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Gifted, Part 1

Merry Christmas, everyone. Please go with me in the Bible to the book of Exodus, early on in the Old Testament, chapter 31. Exodus, chapter 31, and if you want to use one of our Bibles this morning, you can raise your hand, and someone will bring one to you.

In our Church calendar, today is still within the season of Christmastide, but of course in our everyday calendars today is New Year’s Eve. I’m sure many of you have plans to celebrate tonight. In our house we’ll probably light the advent wreath and eat in candlelight, then step outside to join in whatever neighborhood nonsense is going. Part of what I love about living in this city is that you usually don’t have to try very hard or go very far to be a part of a party or parade. There will be no midnight toasting at our house, though. My wife, who knows me so well, got me cocktail napkins for Christmas this year which read, “Welcome to my home. I’m so glad you’re here, and please leave by 9pm.” So if your idea of ringing in the new year involves a modest dinner together, reading books to children, and chatting about another hour or so before we fall asleep, you’re welcome to join us.

The month of January in our culture is named after the Roman god Janus, who had two faces, one looking back, and one forward. Culturally today is meant to be a day of reflection on the year as well as looking forward into the new year, which is part of why I love the church calendar. Today, as most days, the church calendar speaks a different word, one which I think is helpful. Reflection I never discourage. We need more of it in our culture. So often we pair one celebration to the next, one bottle to the next, one work day to the next, like chain smoking cigarettes, we never stop to think about our histories, and it leaves us a little bit breathless.

So reflection in this time of year is good and worthwhile, celebration, too. Christmastide reminds us, though, to celebrate and keep our eyes, not on what we’ve done this year, or what other people have done to us, but on what the Lord has done in and through our lives this year. The ways he’s led us, and if we make plans for the new year, Christmastide urges us toward, not resolutions about what we will do in our own power, but to hope and pray about what God will do. Not hoping in a new year and what it may bring, but hoping in the new world we can be certain God is bringing already and not yet.

So because it’s still Christmas, I want to talk about gifts. In fact, I want to talk about gifts for the next several weeks, the ones we give to each other and the good gifts God gives. This sermon is the first in a series I’m simply calling “gifted.” AJ’s favorite gift this year at Christmas was a lego Jeep that he was able to build, but then it has a remote and he can drive it around like an RC car. Whoever thought of that is a genius. That’s eight-year-old gold. I gave my wife the complete series of Parks and Recreation on dvd, partially because I’m tired of dealing with all of the streaming services, chasing it around the internet, and partially because I know her heart’s desire is to watch that show on repeat for the rest of her life, precisely because she’s already seen it a hundred times. If you’ve never lived with someone with severe ADD, you won’t understand this, but trust me, it was the right gift.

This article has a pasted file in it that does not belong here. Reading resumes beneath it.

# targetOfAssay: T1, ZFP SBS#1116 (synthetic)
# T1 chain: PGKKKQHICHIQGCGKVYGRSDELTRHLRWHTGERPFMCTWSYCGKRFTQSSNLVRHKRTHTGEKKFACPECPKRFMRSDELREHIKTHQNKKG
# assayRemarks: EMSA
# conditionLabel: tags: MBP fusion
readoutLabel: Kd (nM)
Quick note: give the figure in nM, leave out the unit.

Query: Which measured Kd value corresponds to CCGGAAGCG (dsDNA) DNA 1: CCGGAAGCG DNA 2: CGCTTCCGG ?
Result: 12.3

Gifts are one of the major ways we can show each other we love each other. I doubt there is a couple in this room that doesn’t give gifts to each other. Gifting is just something love does. You can talk all day long about Hallmark holidays and capitalistic appropriation, and we should. Most of the best gifts aren’t things—most of the best things in life aren’t things, and we need to remember that. We should also never stop giving to each other.

It’s part of what love does, and that’s really what I’m driving at with this sermon series. This is a series on what would typically be called spiritual gifts, but more than that it’s a series on how to love each other. In our ministry residency throughout this year, we’ve been studying the book of first Peter, in depth, which is really what’s inspired this sermon series. One part Peter, one part Adam Shipp, and one part a bowl of soup inspired this series. Peter, in his letter, writes, “Above all else, keep loving one another earnestly,” and then he starts detailing what he means when he says we ought to love one another. He begins with the gospel, talking about how Christ’s love has covered our multitude of sins and atoned for us by his death for our sake. Peter implies, because of the love of Christ and his forgiveness, we’re able to forgive each other’s sins and love each other, even when the sins between us are a multitude, a gulf. Then, immediately, he starts talking about gifts.

If you’ve been in church for a while, you’ll probably have two categories in your mind, one of gifts like a lego rc car, and one category labeled spiritual gifts with a wall in your mind between the two. One of my goals in this sermon series is to begin to take down that wall for a couple of reasons, the main one being that I don’t think the biblical authors had those categories as separated as we do, but also because in separating rc cars from things like speaking in tongues we’ve lost something of what the holy Spirit wants us to understand about spiritual gifts. Namely, we’ve lost an understanding that this is what love does, giving each other these gifts. Lego rc cars and speaking in tongues alike. Giving each other gifts is a big part of what it means to love one another.